Twin pregnancy loss caused severe mental health struggles
Public policy too often seems inaccessible to people, since not many folks have the time to follow the ins and outs of governments.
On Oct. 12, National Farmers’ Day, Americans honor the hardworking people who keep the world fed and clothed.
Beyond the formalized health care system in New Hampshire, the health of Granite Staters is influenced by, and has an impact on, many population-level and individual factors.
About 50 years ago, just after finishing graduate school in Ohio, I made the decision to decline some good job offers and move back to New Hampshire.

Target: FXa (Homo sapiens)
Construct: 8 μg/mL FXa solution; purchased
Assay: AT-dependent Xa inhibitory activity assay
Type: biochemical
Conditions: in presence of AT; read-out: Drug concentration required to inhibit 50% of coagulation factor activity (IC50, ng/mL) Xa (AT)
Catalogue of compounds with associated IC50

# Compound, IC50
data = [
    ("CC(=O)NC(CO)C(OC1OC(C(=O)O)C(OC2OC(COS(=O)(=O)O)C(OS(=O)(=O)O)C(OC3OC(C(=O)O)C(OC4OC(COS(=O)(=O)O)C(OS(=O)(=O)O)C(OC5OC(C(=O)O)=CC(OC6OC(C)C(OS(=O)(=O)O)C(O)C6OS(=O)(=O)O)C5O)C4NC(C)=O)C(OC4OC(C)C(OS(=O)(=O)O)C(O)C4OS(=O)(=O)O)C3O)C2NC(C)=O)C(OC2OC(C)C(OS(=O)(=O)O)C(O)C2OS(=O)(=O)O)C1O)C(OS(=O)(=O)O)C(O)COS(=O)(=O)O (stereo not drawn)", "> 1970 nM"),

One year ago, the Inflation Reduction Act became law. I’m thrilled to be traveling coast to coast on a national bus tour with Protect Our Care to celebrate that achievement, and to share the news about all the changes to our health care system in the past few years under the Biden administration.
But this year the New Hampshire Legislature and the governor made significant investments in our state’s children. By doing so, they invested in the future of the Granite State.
100 Women Who Care, a national organization with hundreds of local chapters (and several in New Hampshire) that brings together 100 busy.
Handing out meals in plastic take-out containers, while necessary during COVID, made it hard to build fellowship and community with our guests.
According to some estimates, as many as 2 million youth and adults per year participated in Christian mission trips before the pandemic.